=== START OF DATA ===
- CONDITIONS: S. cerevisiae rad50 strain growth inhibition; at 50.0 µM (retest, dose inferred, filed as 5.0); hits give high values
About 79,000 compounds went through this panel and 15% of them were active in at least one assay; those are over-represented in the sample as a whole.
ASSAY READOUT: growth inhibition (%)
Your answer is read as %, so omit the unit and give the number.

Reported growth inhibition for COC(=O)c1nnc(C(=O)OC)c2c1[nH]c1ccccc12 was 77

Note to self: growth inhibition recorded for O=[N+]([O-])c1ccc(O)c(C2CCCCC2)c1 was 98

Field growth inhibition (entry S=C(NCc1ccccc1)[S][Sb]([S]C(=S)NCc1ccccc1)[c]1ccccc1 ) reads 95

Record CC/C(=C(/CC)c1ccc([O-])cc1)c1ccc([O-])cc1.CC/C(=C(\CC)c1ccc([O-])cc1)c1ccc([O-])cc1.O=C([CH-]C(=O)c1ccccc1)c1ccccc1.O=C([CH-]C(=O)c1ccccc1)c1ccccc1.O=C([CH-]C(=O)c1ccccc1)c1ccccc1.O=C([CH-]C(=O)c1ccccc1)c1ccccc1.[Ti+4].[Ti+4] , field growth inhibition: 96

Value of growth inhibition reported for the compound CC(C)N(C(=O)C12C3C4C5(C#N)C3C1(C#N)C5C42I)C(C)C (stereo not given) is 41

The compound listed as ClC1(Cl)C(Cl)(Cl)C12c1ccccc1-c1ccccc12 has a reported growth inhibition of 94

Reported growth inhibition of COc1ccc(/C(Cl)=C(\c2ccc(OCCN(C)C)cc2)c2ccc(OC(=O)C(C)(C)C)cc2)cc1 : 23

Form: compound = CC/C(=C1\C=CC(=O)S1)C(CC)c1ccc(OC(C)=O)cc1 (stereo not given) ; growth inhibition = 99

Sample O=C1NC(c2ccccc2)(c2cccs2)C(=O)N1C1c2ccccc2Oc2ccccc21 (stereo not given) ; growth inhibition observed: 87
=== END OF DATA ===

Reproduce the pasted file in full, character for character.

- CONDITIONS: S. cerevisiae rad50 strain growth inhibition; at 50.0 µM (retest, dose inferred, filed as 5.0); hits give high values
About 79,000 compounds went through this panel and 15% of them were active in at least one assay; those are over-represented in the sample as a whole.
ASSAY READOUT: growth inhibition (%)
Your answer is read as %, so omit the unit and give the number.

Reported growth inhibition for COC(=O)c1nnc(C(=O)OC)c2c1[nH]c1ccccc12 was 77

Note to self: growth inhibition recorded for O=[N+]([O-])c1ccc(O)c(C2CCCCC2)c1 was 98

Field growth inhibition (entry S=C(NCc1ccccc1)[S][Sb]([S]C(=S)NCc1ccccc1)[c]1ccccc1 ) reads 95

Record CC/C(=C(/CC)c1ccc([O-])cc1)c1ccc([O-])cc1.CC/C(=C(\CC)c1ccc([O-])cc1)c1ccc([O-])cc1.O=C([CH-]C(=O)c1ccccc1)c1ccccc1.O=C([CH-]C(=O)c1ccccc1)c1ccccc1.O=C([CH-]C(=O)c1ccccc1)c1ccccc1.O=C([CH-]C(=O)c1ccccc1)c1ccccc1.[Ti+4].[Ti+4] , field growth inhibition: 96

Value of growth inhibition reported for the compound CC(C)N(C(=O)C12C3C4C5(C#N)C3C1(C#N)C5C42I)C(C)C (stereo not given) is 41

The compound listed as ClC1(Cl)C(Cl)(Cl)C12c1ccccc1-c1ccccc12 has a reported growth inhibition of 94

Reported growth inhibition of COc1ccc(/C(Cl)=C(\c2ccc(OCCN(C)C)cc2)c2ccc(OC(=O)C(C)(C)C)cc2)cc1 : 23

Form: compound = CC/C(=C1\C=CC(=O)S1)C(CC)c1ccc(OC(C)=O)cc1 (stereo not given) ; growth inhibition = 99

Sample O=C1NC(c2ccccc2)(c2cccs2)C(=O)N1C1c2ccccc2Oc2ccccc21 (stereo not given) ; growth inhibition observed: 87